I went looking for this little cross a while ago and had passed it twice before finally finding it. Tucked away on the side of a small country road just outside Ballymore Eustace in Co. Kildare. Its about half a mile away from the old Coughlanstown churchyard, but as usual I had run out of time and needed to be heading home, with just enough time to grab a few shots of this interesting little cross. It is actually enclosed with wooden fencing which made getting shots quite difficult, but I presume the fencing was erected to protect the cross from traffic.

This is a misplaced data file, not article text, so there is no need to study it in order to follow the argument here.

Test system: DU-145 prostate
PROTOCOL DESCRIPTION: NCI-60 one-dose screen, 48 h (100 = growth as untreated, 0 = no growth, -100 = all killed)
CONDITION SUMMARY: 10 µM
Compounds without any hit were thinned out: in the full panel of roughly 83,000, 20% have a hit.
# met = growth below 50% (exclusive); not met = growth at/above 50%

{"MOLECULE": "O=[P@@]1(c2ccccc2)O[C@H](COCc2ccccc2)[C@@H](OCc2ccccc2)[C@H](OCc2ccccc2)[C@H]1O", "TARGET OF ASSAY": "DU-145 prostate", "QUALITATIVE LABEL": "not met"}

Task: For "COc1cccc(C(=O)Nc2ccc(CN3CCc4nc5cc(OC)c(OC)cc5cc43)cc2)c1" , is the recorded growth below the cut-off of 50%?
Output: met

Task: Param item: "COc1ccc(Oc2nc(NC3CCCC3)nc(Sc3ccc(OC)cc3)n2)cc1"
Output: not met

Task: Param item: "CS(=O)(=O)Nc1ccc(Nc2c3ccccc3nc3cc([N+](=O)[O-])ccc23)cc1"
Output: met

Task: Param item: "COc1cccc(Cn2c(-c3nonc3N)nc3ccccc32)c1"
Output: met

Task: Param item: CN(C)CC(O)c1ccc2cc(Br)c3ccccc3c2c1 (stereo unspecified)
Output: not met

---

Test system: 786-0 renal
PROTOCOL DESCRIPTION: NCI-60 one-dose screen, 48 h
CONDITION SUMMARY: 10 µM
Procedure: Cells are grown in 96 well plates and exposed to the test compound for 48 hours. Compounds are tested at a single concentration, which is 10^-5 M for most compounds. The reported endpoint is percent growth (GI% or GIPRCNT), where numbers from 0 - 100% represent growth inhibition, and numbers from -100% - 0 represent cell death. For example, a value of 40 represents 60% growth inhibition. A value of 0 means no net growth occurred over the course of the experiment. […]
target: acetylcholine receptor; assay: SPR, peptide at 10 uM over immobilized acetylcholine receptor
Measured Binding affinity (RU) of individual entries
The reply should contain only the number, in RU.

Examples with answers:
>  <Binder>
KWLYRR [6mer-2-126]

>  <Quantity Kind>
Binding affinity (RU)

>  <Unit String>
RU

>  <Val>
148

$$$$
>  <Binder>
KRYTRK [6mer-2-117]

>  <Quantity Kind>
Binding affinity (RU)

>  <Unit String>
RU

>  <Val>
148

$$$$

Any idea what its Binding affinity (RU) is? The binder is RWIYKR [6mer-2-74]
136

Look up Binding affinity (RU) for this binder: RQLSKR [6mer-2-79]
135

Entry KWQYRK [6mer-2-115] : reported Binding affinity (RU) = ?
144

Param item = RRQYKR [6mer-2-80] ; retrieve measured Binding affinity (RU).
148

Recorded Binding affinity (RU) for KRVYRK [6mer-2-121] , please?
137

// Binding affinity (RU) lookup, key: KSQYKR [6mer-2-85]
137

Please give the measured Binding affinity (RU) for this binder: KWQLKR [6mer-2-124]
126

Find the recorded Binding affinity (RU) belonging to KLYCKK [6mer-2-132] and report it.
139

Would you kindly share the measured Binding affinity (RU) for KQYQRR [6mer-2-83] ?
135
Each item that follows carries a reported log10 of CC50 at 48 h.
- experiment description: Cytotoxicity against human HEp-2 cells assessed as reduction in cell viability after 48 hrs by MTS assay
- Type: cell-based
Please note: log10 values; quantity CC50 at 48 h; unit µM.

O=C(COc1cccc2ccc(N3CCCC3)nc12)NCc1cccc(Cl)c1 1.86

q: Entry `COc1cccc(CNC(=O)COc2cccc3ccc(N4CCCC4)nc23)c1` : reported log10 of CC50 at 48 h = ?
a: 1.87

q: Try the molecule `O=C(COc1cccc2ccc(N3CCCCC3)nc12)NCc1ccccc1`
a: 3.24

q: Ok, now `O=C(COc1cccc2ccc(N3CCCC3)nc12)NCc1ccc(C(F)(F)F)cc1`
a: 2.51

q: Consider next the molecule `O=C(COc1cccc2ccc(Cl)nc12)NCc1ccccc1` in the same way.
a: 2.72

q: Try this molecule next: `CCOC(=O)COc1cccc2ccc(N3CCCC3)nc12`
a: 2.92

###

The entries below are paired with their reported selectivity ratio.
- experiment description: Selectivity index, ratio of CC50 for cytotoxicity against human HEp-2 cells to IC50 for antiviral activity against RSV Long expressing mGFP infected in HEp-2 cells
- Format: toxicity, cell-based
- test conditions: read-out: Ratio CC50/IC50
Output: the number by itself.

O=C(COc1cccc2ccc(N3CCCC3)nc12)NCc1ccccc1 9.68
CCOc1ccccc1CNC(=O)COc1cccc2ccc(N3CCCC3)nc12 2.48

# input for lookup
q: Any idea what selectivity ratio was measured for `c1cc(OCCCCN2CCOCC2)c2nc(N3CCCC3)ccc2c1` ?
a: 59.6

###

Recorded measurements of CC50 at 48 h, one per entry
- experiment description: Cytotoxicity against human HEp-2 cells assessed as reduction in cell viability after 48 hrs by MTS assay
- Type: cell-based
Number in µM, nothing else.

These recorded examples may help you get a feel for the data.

There is not a whole lot known about the cross, which is quite basic in design. Carved from granite at a height of 1.33 meters, the shaft measures .36 meters with the arms at .73 meters. It honestly looks like an early Christian cross. But who knows. The National Monuments Service website claims that it may have possibly been erected on a cross base in the nearby graveyard. But then how the hell did it end up half a mile down the road? One local tradition gives an alternative explanation for its current location. The story goes, that the cross was being transported from Tipperkevin to Coughlanstown when the cart on which it was being transported broke and the cross fell off. Apparently the cross was too heavy to lift, so it remained in its current location on the side of the road. Either way it is a rather unusual little find. I would love to know more about it or how old it is. If anyone can help, I would love to hear from you.